Sometimes the Sonoran Desert really does feel like another planet. Well, all the time, if you are paying attention to the natives.
Prickly Pear Cactus are so named because they are, surprise, prickly. When they grow new pads in the spring, however, they do this. The almost mundanely green plant with spines all over it sprouts bright magenta-fading-to-orange pads with rubbery little two-toned green nodules all over them that have tufts of orange fuzz at their base. Somehow those friendly little nodules become vicious spines. I don’t remember ever seeing an interim stage. Maybe it happens over night. It sure does in life. Everything is going well and suddenly spines shoot out and skewer your best laid plans and cherished hopes. Every year when those pretty new pads sprout, I have to touch them. I love the feel of them and the knowledge that I can only run my hand over this plant at precisely this stage. Then, a month later, they have changed, and nothing can touch them except a javelina. I once watched a javelina munch down an entire prickly pear plant, thorns and all, without skipping a beat.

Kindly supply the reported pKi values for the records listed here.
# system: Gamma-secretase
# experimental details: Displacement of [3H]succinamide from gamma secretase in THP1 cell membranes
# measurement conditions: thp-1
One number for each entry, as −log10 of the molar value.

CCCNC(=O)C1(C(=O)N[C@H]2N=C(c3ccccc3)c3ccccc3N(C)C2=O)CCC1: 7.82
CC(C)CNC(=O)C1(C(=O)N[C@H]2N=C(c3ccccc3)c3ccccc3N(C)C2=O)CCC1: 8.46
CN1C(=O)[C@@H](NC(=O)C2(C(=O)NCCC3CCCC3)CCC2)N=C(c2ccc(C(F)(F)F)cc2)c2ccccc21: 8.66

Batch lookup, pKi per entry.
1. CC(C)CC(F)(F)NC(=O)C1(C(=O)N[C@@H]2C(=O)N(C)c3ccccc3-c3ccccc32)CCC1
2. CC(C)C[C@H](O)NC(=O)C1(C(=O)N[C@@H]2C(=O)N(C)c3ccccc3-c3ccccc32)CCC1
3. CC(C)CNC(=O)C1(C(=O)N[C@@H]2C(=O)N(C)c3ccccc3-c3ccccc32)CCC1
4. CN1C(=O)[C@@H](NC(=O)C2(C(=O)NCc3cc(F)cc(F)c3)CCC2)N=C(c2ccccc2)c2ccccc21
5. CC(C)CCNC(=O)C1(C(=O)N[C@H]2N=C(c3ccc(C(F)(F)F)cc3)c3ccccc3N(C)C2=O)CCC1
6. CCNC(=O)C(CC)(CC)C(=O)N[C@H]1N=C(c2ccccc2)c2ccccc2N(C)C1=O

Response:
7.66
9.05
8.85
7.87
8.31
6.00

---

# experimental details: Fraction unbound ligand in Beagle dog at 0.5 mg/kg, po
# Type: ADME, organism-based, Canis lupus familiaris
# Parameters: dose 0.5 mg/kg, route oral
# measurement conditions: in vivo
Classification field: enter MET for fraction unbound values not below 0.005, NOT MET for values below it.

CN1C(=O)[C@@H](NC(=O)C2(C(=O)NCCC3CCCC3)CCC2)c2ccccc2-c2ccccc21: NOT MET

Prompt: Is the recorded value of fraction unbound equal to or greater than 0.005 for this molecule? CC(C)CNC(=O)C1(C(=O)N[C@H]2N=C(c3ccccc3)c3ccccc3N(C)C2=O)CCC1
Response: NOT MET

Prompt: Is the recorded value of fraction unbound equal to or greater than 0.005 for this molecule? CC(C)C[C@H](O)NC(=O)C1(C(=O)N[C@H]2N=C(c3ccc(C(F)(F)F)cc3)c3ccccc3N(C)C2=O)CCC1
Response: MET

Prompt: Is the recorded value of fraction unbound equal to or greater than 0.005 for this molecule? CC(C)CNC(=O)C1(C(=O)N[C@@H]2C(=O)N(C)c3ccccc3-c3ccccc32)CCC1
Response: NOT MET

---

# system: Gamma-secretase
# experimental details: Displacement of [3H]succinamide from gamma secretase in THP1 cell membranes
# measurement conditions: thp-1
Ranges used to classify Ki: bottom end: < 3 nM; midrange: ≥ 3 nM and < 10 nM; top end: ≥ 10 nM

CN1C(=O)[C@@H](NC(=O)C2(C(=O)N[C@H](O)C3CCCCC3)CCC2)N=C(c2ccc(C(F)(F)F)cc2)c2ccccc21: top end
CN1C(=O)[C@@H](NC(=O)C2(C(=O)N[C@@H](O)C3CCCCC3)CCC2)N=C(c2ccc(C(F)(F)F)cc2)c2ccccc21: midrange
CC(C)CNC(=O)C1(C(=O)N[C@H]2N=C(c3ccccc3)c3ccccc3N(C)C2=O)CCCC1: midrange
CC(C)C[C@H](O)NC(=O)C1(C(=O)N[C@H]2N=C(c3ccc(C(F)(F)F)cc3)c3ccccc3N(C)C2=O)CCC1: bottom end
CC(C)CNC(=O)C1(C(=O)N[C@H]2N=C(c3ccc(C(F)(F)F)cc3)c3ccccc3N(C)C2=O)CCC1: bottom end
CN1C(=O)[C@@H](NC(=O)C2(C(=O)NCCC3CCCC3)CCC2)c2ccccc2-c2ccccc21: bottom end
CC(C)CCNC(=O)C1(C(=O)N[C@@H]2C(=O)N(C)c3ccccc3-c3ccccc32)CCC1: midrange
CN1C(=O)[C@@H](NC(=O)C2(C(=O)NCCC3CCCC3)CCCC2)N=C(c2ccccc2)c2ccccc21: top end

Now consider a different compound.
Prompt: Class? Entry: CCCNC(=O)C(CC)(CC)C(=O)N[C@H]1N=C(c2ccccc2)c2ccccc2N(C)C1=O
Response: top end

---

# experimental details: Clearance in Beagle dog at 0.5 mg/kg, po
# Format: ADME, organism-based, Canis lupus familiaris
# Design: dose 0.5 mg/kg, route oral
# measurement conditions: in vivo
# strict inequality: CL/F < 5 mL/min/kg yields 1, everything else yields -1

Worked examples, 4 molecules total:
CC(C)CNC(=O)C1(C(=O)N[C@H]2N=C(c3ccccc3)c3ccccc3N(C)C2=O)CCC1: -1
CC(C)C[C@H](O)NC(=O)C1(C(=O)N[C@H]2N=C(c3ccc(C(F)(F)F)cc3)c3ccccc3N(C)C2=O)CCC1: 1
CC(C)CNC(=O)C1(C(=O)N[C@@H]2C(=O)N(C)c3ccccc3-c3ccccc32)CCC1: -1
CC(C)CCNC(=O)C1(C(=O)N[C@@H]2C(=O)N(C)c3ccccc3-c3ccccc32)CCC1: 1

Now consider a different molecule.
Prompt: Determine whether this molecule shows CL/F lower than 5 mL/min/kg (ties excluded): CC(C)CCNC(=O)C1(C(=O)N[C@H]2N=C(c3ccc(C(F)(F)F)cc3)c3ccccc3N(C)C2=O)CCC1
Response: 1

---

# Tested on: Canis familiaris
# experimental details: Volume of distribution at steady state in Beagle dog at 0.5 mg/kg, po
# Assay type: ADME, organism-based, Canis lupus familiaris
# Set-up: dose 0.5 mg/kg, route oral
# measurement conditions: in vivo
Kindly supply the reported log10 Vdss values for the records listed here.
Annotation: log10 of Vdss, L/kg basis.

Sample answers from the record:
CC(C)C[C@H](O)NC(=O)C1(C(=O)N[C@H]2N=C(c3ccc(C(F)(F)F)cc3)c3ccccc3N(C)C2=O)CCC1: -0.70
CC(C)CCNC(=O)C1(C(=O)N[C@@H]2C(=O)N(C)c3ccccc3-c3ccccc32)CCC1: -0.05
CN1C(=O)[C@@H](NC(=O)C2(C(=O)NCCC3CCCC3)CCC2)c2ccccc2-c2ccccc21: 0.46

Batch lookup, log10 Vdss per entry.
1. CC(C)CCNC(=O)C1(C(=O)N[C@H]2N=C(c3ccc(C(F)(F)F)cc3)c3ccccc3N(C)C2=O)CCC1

In other alien news, I’m still working on the rewrite of my sci-fi novel, but it’s been difficult to focus on it recently. I’m still distracted by a recent run-in with some unexpected spines where I didn’t expect them. It’s hard to get inside the heads of my characters when my own is so muddled.
I love the Sonoran Desert, in all its fragile, hostile beauty. I will hike in it not just when wildflowers are blooming, but any time. The tenaciousness and resilience of its flora and fauna are awe inspiring. There are many plants that literally kill parts of themselves off during dry seasons so they can survive until the next rain. They they sprout and branch and leaf out like crazy for a couple of months and start all over again.
I think humans do that when they are young. We bounce back from our setbacks, whether they be personal or professional, wait till it rains, and start all over again. Unlike plants, however, there is usually more involved than just water. Sometimes the bits of us that die off don’t grow back, or grow back incomplete. When that happens, we lose some of the benefits from the next rain, and then the cycle repeats and repeats. We adapt and survive, but eventually we stop putting out pretty little magenta pads with rubbery nodules. We go straight to spines. It takes a javelina to appreciate that, and who wants to be friends with a stinky, vicious peccary?